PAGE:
There’s a decent chance that sooner or later, you or a loved one will need a personal-care attendant.
I’ve already been there, having to arrange personal in-home care for my mother before she died. Fortunately, most of the attendants we hired were good. That’s not the case with the miscreants described in a report released Tuesday by the Department of Health and Human Services’ Office of Inspector General (OIG).
HHS comes off as an enabler. Some attendants were fraudulently paid while neglecting suffering patients as the department failed to implement years-old recommendations to correct the scandal, according to the OIG.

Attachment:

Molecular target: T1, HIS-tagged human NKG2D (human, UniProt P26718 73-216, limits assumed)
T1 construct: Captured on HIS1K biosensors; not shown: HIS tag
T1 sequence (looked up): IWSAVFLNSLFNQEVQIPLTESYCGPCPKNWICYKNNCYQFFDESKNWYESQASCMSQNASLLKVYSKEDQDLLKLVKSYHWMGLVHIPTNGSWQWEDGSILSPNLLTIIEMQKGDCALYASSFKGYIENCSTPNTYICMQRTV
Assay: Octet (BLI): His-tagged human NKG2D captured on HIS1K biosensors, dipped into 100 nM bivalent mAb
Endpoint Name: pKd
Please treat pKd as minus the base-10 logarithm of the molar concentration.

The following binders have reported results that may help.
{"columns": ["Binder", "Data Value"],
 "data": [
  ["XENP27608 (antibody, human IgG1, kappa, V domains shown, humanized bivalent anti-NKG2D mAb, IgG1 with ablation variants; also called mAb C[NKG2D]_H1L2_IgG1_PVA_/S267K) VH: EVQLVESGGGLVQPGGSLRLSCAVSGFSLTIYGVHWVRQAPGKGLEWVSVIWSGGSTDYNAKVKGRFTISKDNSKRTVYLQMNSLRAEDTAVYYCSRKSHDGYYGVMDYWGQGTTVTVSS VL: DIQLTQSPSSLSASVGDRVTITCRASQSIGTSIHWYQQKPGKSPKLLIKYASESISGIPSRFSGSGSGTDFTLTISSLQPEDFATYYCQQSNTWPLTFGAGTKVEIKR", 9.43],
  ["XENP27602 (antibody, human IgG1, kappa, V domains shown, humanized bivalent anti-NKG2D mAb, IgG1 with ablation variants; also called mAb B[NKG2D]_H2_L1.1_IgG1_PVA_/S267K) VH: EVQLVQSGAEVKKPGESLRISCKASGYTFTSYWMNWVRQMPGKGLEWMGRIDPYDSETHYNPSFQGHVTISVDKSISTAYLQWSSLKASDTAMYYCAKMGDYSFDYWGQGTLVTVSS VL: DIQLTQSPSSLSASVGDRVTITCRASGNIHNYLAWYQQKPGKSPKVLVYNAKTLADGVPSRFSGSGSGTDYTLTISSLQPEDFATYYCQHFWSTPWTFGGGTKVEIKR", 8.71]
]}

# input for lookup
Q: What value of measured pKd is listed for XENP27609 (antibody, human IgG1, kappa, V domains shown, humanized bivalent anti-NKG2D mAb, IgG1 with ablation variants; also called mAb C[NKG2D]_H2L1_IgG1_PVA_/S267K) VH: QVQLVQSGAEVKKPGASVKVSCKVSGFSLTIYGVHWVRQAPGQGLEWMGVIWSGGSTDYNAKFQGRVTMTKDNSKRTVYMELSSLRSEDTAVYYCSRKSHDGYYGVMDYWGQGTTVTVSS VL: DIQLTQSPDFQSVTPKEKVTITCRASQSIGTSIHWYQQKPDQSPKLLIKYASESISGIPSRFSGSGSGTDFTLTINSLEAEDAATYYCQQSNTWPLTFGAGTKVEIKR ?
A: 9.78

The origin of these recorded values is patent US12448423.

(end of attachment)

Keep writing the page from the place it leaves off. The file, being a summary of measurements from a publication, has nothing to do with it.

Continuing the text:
“Significant vulnerabilities,” the OIG said, “including a lack of internal controls” continue to plague the program.
Building on the OIG’s 2012 study, investigators found “significant and persistent compliance, payment, and fraud vulnerabilities” with the personal-care services (PCS) program. It was a $12.7 billion operation in 2011. In many cases, the attendants work for personal-care agencies that bill Medicaid for their services. States operate their own Medicaid programs under federal guidelines.
– The Washington Post